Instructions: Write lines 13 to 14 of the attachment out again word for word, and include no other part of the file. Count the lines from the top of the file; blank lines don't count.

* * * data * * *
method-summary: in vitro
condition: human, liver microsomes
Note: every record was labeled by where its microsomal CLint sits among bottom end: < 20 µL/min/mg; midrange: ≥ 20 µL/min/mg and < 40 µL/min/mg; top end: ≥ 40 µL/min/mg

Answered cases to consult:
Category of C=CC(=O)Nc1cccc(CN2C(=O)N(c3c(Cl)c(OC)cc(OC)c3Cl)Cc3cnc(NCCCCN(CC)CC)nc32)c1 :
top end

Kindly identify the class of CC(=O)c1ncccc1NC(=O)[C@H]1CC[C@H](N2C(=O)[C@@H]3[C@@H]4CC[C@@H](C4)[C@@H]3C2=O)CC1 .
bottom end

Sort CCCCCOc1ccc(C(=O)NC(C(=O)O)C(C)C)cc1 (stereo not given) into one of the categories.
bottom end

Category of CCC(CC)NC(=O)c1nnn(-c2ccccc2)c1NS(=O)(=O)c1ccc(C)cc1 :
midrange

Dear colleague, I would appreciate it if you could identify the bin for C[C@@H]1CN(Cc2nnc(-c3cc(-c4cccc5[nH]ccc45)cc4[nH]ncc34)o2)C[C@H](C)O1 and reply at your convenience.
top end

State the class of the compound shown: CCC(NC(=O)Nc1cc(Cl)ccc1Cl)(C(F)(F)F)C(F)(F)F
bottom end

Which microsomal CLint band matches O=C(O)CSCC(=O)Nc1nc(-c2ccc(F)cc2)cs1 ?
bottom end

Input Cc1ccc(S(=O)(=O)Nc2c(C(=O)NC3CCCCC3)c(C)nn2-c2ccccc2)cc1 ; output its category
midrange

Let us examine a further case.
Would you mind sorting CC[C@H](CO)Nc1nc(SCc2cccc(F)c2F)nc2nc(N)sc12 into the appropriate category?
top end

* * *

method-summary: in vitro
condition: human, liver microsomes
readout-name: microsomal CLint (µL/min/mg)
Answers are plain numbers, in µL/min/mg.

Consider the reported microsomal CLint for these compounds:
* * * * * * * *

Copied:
Dear colleague, I would appreciate it if you could identify the bin for C[C@@H]1CN(Cc2nnc(-c3cc(-c4cccc5[nH]ccc45)cc4[nH]ncc34)o2)C[C@H](C)O1 and reply at your convenience.
top end